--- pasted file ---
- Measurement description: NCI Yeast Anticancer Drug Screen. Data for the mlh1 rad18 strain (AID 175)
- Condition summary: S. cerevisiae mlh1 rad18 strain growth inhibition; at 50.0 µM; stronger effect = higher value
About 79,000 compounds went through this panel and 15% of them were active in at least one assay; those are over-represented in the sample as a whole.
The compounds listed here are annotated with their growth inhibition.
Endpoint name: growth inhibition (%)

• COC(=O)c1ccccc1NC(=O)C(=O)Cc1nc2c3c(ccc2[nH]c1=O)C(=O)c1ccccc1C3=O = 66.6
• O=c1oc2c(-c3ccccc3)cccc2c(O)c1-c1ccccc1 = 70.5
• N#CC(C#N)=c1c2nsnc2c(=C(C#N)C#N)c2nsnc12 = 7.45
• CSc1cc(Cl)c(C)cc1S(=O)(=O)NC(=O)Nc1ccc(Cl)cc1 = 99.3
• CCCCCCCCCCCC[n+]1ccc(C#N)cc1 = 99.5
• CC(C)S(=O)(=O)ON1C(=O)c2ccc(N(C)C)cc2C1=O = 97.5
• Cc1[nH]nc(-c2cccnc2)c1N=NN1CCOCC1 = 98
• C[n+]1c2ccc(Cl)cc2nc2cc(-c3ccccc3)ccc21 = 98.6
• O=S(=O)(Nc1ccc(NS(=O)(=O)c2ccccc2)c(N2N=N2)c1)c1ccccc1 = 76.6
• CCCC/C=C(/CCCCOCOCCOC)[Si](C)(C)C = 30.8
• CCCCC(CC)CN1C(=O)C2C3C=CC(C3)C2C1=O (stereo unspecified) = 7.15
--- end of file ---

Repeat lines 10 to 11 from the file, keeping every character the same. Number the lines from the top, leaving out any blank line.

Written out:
• CCCCCCCCCCCC[n+]1ccc(C#N)cc1 = 99.5
• CC(C)S(=O)(=O)ON1C(=O)c2ccc(N(C)C)cc2C1=O = 97.5